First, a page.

The front man of The All-American Rejects might have a dirty little secret regarding his throat. Ailments hampered Tyson Ritter a couple of years ago while AAR toured. Bassist Nick Wheeler decided to all-but-skirt the issue last week, when I asked him about it on The Ralphie Radio Show.
“(Tyson’s) doing good,” replied Wheeler, before quickly segueing to another topic. “We’ve got a big week ahead of us – new record’s coming out finally.”
It isn’t known when Ritter began experiencing issues with his vocal chords. But, the condition became public in July 2006. The pop-rock stars cancelled the remaining four dates on their Canadian tour. The following fall, the group played the U.S. – but Ritter did not make the media rounds – reportedly not speaking all day, perform the show, and then not talking for the remainder of the evening.
The Rejects released “When The World Comes Down” on Tuesday. The new album brings a number of press obligations. But without a clear answer from AAR’s bassist, it’s unknown whether Ritter is in the clear himself.
Wheeler seemed equally taken aback later in our conversation. Only this time, he entertained the thought of what the Rejects career would look like if their current record label, Interscope, had released their first, self-titled LP. Wheeler first paused for two seconds, before tearing into a mini-diatribe about the current conditions in which bands sign to labels.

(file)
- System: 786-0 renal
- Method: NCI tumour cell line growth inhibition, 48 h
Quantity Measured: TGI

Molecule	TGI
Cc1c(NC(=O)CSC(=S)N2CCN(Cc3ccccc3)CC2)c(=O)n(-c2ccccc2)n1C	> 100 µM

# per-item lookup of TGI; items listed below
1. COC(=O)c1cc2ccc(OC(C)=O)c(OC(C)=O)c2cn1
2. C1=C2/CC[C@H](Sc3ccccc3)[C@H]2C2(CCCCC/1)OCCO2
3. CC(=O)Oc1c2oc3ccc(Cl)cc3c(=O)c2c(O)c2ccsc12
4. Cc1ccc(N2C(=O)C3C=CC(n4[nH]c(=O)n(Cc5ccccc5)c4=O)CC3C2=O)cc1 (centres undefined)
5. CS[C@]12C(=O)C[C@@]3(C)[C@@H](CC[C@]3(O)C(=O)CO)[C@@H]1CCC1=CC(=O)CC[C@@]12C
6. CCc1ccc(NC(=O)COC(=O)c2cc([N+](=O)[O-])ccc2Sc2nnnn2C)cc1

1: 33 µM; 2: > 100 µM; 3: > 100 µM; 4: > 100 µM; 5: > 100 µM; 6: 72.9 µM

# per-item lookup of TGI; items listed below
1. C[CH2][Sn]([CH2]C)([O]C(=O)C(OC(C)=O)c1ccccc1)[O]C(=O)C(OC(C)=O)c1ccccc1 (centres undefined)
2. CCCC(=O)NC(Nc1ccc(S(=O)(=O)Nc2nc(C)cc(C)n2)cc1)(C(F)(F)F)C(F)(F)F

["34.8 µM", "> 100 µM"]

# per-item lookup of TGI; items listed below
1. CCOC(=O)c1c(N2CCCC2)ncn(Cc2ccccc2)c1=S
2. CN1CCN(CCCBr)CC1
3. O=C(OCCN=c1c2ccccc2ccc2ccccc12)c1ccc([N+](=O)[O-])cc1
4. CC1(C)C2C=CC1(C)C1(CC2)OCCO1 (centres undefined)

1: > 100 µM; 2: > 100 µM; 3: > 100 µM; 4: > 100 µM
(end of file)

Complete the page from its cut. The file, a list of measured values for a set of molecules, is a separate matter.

“Yunno, I’d like to think that music speaks for itself. Granted, you need people to help you get it out there. From the beginning, we’ve gotten in a van and gone out and played shows. We were around before MySpace and YouTube.”
Certainly the aforementioned networks have unequivocally fostered viral marketing plans and short-term success – but only time will tell if anyone from this new era of music can sustain that.
But with The Rejects predating this new phenomenon, I suppose that’s something the Oklahoma-based band won’t have to worry about.
NBC DROPS THE BALL EARLY
This has nothing to do with Jay Leno’s earlier timeslot, and everything to do with the New Years Eve special on the Peacock Network.
But how much of the show will be live, as opposed to “live”? According to my source, speaking on the condition of anonymity, NBC already pre-taped at least one musical performance. Expect to see The Ting Tings play 1-3 songs, including the iPod commercial-featured “Shut Up and Let Me Go.”
The event occurred in Rockefeller Center, and needed multiple takes. NBC even equipped the audience with hats and noisemakers, as if the ball was dropping.
Problem is, this all went down last Sunday night.
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